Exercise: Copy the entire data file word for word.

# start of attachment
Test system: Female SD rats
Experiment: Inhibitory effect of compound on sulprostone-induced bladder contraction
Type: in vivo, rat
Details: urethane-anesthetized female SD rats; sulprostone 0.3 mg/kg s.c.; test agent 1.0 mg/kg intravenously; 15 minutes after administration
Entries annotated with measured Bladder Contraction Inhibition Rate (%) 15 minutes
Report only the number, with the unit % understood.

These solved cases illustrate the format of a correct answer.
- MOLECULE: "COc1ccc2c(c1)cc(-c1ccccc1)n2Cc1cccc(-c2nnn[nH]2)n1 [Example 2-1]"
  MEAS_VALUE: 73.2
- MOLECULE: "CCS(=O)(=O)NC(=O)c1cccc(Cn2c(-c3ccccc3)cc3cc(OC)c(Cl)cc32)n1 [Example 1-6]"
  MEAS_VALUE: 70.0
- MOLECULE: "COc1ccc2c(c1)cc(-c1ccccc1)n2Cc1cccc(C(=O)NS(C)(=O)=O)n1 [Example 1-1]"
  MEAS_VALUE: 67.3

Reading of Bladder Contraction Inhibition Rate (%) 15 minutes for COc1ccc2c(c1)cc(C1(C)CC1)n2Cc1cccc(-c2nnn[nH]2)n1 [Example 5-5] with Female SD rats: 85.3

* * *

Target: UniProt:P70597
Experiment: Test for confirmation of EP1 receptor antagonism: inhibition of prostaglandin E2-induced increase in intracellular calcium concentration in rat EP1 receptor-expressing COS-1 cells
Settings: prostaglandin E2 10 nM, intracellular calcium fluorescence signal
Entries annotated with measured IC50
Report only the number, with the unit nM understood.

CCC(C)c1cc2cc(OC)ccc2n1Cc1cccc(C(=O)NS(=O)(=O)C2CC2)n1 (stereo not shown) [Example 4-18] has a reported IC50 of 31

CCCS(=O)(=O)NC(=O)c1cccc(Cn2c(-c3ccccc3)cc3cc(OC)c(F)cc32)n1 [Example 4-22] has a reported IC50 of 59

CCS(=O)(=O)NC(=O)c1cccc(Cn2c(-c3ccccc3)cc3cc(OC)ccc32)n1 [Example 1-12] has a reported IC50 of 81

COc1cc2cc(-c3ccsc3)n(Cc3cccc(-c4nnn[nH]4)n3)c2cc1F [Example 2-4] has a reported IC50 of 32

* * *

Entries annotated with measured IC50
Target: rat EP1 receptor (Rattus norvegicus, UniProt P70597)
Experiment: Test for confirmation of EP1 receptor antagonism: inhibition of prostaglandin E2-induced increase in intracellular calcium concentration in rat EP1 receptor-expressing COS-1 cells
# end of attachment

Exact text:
Test system: Female SD rats
Experiment: Inhibitory effect of compound on sulprostone-induced bladder contraction
Type: in vivo, rat
Details: urethane-anesthetized female SD rats; sulprostone 0.3 mg/kg s.c.; test agent 1.0 mg/kg intravenously; 15 minutes after administration
Entries annotated with measured Bladder Contraction Inhibition Rate (%) 15 minutes
Report only the number, with the unit % understood.

These solved cases illustrate the format of a correct answer.
- MOLECULE: "COc1ccc2c(c1)cc(-c1ccccc1)n2Cc1cccc(-c2nnn[nH]2)n1 [Example 2-1]"
  MEAS_VALUE: 73.2
- MOLECULE: "CCS(=O)(=O)NC(=O)c1cccc(Cn2c(-c3ccccc3)cc3cc(OC)c(Cl)cc32)n1 [Example 1-6]"
  MEAS_VALUE: 70.0
- MOLECULE: "COc1ccc2c(c1)cc(-c1ccccc1)n2Cc1cccc(C(=O)NS(C)(=O)=O)n1 [Example 1-1]"
  MEAS_VALUE: 67.3

Reading of Bladder Contraction Inhibition Rate (%) 15 minutes for COc1ccc2c(c1)cc(C1(C)CC1)n2Cc1cccc(-c2nnn[nH]2)n1 [Example 5-5] with Female SD rats: 85.3

* * *

Target: UniProt:P70597
Experiment: Test for confirmation of EP1 receptor antagonism: inhibition of prostaglandin E2-induced increase in intracellular calcium concentration in rat EP1 receptor-expressing COS-1 cells
Settings: prostaglandin E2 10 nM, intracellular calcium fluorescence signal
Entries annotated with measured IC50
Report only the number, with the unit nM understood.

CCC(C)c1cc2cc(OC)ccc2n1Cc1cccc(C(=O)NS(=O)(=O)C2CC2)n1 (stereo not shown) [Example 4-18] has a reported IC50 of 31

CCCS(=O)(=O)NC(=O)c1cccc(Cn2c(-c3ccccc3)cc3cc(OC)c(F)cc32)n1 [Example 4-22] has a reported IC50 of 59

CCS(=O)(=O)NC(=O)c1cccc(Cn2c(-c3ccccc3)cc3cc(OC)ccc32)n1 [Example 1-12] has a reported IC50 of 81

COc1cc2cc(-c3ccsc3)n(Cc3cccc(-c4nnn[nH]4)n3)c2cc1F [Example 2-4] has a reported IC50 of 32

* * *

Entries annotated with measured IC50
Target: rat EP1 receptor (Rattus norvegicus, UniProt P70597)
Experiment: Test for confirmation of EP1 receptor antagonism: inhibition of prostaglandin E2-induced increase in intracellular calcium concentration in rat EP1 receptor-expressing COS-1 cells